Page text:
Stream Selected Films of Ginger (Rogers) Without Fred (Astaire)

Romance in Manhattan 1935 Directed by Stephen Roberts. Innocent and rather charming. Francis Lederer, for those of you unfamiliar with such early films, was a looker. Here he seems to inhabit naïve Czech immigrant Karel Novak who jumps ship when he’s turned away from America for lack of sufficient funds. Pulled out of the Hudson by dock denizens, unknowingly losing his wallet in the process, he walks through New York with unbound joy and gratitude. When a group of chorus girls leaves meal leftovers in sight of an open stage door, Karel tenuously enters and eats.

Sylvia Dennis (Ginger Rogers) encounters him offering another doughnut rather than shooing him away. She doesn’t know he’s illegal, but sympathetic to victims of the Depression offers to help find him a job. Sylvia takes Karel home to 12 year-old brother Frank (Jimmy Butler) whom she’s raising. The boy agrees to share his newspaper hawking. Karel sleeps on the roof. From selling newspapers to driving a delivery truck to…he incrementally rises. Then Sylvia loses her job and child services comes after Frank…The film ends with a big heart. Rent on Amazon Prime.

Bachelor Mother 1939 Based on a story written for the 1935 Austrian-Hungarian film Little Mother. Directed by Garson Kanin. Department store salesgirl Polly Parrish (Ginger Rogers) is holiday help, let go as the season ends. On her way home, she sees a woman leave her baby on the steps of an orphanage. Unable to catch the mother and afraid the child will die from exposure, she takes him inside. The attendant assumes Polly is the mother and threatens to call authorities. Somehow (it’s Hollywood, folks) Polly ends up taking the baby home.

David Merlin (David Niven), playboy son of the store’s owner (Charles Coburn) accidentally finds out she has a baby and is sympathetic to “the unwed mother.” He arranges for Polly to get her job back. Realizing employment is based on her maternity, the young woman decides to keep the child. David is, of course drawn, but wary of a ready-made family and unsure of his father’s feelings… Remade in 1956 as Bundle of Joy starring Debbie Reynolds and Edie Fisher. Rent on Amazon Prime.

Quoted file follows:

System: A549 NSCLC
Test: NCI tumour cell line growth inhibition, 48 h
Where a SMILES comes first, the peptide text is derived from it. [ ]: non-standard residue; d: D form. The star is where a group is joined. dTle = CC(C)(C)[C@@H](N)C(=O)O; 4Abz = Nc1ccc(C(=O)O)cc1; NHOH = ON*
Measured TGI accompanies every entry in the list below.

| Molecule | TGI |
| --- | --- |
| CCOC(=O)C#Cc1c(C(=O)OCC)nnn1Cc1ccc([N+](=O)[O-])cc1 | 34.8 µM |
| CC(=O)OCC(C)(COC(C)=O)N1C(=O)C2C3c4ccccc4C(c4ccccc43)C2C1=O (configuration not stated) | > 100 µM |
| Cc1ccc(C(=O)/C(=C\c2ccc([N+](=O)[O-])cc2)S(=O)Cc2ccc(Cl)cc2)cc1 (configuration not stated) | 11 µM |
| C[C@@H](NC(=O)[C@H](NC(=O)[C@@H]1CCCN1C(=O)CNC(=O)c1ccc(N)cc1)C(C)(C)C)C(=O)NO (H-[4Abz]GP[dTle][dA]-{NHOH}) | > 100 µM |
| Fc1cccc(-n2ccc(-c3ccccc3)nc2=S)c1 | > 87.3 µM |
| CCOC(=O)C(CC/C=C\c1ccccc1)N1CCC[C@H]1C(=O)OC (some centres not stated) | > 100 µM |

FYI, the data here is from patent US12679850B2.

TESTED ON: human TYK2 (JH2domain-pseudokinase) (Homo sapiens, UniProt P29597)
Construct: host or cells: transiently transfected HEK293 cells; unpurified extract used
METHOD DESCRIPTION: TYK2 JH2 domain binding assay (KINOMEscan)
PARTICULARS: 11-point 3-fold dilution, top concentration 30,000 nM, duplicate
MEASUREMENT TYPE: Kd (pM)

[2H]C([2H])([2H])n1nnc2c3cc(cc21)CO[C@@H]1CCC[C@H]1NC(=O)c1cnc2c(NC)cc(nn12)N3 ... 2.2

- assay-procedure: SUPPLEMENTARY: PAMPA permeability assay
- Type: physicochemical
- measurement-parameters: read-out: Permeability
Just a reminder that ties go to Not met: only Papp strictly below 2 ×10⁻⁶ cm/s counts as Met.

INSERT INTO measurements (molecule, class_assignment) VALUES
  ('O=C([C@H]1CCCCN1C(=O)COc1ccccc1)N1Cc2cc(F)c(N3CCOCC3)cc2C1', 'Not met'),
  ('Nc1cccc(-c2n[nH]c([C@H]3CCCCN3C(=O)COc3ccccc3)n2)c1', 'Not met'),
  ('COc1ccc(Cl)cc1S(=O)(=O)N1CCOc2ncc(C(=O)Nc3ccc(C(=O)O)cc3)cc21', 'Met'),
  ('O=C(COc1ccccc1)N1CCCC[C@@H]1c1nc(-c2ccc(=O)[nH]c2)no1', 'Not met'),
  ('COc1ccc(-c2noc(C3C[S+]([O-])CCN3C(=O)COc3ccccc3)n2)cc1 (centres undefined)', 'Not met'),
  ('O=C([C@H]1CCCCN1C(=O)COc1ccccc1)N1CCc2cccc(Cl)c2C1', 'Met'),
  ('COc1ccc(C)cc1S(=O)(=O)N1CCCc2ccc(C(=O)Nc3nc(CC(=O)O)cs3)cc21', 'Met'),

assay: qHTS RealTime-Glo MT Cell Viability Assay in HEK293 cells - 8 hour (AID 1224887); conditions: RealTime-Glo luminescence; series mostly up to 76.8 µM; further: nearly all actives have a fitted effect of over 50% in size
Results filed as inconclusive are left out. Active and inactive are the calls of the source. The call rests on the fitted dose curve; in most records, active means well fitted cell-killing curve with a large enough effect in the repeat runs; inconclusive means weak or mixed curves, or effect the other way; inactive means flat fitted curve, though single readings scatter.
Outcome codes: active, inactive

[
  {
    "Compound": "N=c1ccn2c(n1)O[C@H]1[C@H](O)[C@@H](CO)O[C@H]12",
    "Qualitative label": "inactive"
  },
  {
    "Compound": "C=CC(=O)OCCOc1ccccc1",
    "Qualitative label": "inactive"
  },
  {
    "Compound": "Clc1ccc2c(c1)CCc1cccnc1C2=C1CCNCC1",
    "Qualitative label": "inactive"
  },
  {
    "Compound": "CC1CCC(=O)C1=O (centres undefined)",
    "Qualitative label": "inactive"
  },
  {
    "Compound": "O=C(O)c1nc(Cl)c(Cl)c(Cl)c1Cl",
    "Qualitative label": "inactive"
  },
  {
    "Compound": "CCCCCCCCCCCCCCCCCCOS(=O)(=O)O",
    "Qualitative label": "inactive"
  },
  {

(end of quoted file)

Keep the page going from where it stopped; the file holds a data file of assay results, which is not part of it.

Kitty Foyle 1940 Based on the Christopher Morley bestseller. Directed by Sam Wood. A straight from the hip drama (with a few lighter moments) in which Rogers is completely believable. As a Philadelphia teenager, Kitty Foyle (Ginger Rogers) dreams about marrying a main liner. When she gets a secretarial job at a fledgling magazine, she meets the embodiment of her fantasies, editor Wynnewood Strafford VI (Dennis Morgan). They fall in love, but Strafford doesn’t have the courage to defy class restrictions and marry beneath him.

Kitty’s father dies and heartbroken, with nothing keeping her, she moves to New York. Some time later, Strafford comes looking for her saying he’s willing to deal with social pressures, but… They separate. The heroine meets and dates sincere Doctor Mark Eisen (James Craig). Just as they get close enough to talk about marriage, however, Strafford comes back into her life… Film Daily called it “one of the most human pictures that has been produced in Hollywood in many, many moons …” Rogers won the Academy Award for Best Actress. Rent on Amazon Prime.

Once Upon a Honeymoon 1942  Directed by Leo McCarey. Completely unexpected plot. Character obtuseness stretches credibility, however. On the verge of WWII in Berlin we meet former burlesque performer Katie O’Hara (Ginger Rogers) now known as American socialite “Katherine Butt-Smith.” Ms. Butt-Smith is, for mercenary reasons, affianced to Austrian Baron Von Luber (Walter Skezak), secretly a Nazi. Foreign correspondent Pat O’Toole (Cary Grant) pursues an interview because of Von Luber’s affiliations. “Catherine” (Katie) is completely unaware, but private.